A rectifier is an electrical device which consists of one or more semiconductors, such as diodes, for converting alternating current to continuous current. When a single diode is used to rectify AC by blocking the negative or positive portion of the waveform the difference between the term diode and the term rectifier is basically just one of usage. In this case the term rectifier refers to a diode which is being used to convert AC to DC. The term rectification refers to a process in which alternating current (AC) is converted into direct current (DC).
Most rectifiers consist of numerous diodes that are specifically arranged for more efficiently converting AC to DC than can be done with just one diode. Rectification is generally done by semiconductor diodes. They have a PN junction where P is the anode or positive region and N is the negative region or cathode. When current is passed, it flows in one direction from the positive to the negative region. Before solid-state rectifiers were invented vacuum tube diodes were used. Rectifier diodes are made of selenium, silicon and germanium.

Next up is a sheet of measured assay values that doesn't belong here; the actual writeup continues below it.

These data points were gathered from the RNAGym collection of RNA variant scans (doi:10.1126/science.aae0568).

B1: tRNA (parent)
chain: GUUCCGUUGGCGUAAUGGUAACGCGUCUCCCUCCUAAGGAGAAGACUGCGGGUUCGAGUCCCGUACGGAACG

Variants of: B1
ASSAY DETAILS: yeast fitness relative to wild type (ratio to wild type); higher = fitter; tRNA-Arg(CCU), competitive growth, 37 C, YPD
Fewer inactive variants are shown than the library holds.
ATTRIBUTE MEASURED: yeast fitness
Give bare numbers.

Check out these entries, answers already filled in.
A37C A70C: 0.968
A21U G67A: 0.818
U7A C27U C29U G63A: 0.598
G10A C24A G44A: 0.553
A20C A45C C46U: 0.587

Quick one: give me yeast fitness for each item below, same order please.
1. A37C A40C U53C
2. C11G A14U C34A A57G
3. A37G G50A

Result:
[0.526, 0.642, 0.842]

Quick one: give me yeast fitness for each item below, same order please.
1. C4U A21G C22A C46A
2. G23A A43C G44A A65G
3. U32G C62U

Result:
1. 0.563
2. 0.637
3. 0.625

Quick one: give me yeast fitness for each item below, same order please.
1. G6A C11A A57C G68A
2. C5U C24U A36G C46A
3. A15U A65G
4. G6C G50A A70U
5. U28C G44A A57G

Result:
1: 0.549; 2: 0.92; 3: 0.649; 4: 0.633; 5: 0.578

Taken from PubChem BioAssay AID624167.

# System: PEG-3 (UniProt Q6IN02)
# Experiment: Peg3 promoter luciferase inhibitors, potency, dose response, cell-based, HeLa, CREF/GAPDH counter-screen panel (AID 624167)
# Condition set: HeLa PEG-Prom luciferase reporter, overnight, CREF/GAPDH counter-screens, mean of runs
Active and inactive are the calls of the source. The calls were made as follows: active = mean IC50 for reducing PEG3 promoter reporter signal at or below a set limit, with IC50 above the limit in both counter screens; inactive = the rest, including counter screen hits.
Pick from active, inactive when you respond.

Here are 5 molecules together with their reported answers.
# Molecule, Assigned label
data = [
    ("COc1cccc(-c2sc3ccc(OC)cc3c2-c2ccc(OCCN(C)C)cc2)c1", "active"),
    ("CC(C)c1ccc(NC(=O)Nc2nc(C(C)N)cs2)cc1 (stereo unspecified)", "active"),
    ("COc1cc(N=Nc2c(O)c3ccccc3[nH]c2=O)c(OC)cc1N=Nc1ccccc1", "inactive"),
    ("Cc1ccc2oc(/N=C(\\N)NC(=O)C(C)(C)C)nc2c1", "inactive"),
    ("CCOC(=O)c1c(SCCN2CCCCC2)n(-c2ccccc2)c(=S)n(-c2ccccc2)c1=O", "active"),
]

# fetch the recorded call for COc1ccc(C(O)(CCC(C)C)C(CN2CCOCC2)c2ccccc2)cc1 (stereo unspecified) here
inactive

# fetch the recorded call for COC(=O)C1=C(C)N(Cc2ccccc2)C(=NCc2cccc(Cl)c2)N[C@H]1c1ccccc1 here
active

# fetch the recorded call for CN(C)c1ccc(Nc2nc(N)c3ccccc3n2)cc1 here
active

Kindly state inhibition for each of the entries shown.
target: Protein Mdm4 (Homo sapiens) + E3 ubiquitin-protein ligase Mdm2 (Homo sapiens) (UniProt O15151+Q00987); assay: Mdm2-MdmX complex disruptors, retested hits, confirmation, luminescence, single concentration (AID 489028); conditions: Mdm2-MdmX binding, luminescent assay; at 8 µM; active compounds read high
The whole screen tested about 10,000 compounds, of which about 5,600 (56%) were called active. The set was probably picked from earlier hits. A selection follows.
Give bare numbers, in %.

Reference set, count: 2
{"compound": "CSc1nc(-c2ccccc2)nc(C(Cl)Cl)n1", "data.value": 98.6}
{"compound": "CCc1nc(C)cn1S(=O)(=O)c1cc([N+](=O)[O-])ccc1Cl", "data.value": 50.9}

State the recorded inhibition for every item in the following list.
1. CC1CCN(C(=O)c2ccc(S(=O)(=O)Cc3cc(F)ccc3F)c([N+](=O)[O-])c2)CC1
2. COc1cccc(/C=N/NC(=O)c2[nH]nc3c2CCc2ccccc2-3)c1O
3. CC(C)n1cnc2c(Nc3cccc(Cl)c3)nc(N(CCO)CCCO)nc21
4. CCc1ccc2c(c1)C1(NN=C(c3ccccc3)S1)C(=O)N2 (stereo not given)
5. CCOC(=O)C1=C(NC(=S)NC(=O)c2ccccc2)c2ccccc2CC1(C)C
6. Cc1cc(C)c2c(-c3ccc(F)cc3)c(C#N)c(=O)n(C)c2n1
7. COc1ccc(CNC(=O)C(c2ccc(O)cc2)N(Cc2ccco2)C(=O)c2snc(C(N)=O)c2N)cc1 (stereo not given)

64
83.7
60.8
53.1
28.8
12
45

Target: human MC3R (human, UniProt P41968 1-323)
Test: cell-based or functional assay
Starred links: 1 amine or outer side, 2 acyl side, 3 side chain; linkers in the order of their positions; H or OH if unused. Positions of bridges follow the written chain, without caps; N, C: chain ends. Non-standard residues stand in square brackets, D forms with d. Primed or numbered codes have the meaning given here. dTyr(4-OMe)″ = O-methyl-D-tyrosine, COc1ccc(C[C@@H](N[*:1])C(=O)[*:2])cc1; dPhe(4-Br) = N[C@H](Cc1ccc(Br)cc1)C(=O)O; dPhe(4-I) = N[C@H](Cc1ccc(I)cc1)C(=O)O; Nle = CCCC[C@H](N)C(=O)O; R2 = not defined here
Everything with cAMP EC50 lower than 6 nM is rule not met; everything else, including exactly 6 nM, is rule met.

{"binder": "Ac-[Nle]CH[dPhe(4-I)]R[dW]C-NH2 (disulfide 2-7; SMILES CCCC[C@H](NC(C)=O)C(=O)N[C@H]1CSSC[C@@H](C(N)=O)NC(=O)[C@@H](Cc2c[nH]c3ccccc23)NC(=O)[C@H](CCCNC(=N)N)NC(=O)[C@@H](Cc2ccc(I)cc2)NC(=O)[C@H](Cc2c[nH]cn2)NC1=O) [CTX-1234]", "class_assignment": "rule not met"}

The basic types of rectifiers are half wave rectifiers and full wave rectifiers. Rectifiers are available in the following configurations: Schottky, fast recovery, bridge and center tap.
Full-wave rectifiers convert both polarities of the input waveform to DC. Although they are more efficient it can take up to four times as many full wave rectifiers as half-wave rectifiers, depending on the configuration of the transformer. This is because each output polarity requires two rectifiers each. A full wave rectifier converts all of the input waveform to either a constant positive or negative polarity at the output by reversing the negative or positive sections of the alternating current waveform. The opposite sections then combine with the reversed sections to produce an entirely positive or negative current.
A half-wave rectifier lets the positive or negative half of the AC wave is pass easily while it blocks the other half so only one half of the input waveform reaches the output. Half wave rectification can be performed by a one diode in a one phase supply.
While selecting a rectifier you need to consider various factors such as: the average rectified current, which is the maximum allowed current that flows continuously in the forward direction; the leakage current, which is the current flow with reverse bias; forward voltage and voltage that flows in the diode terminals.
Rectifiers are sold in IC packages like: diode outline, transistor outline, small outline diode, small outline transistor, surface mount or through hole mount, etc.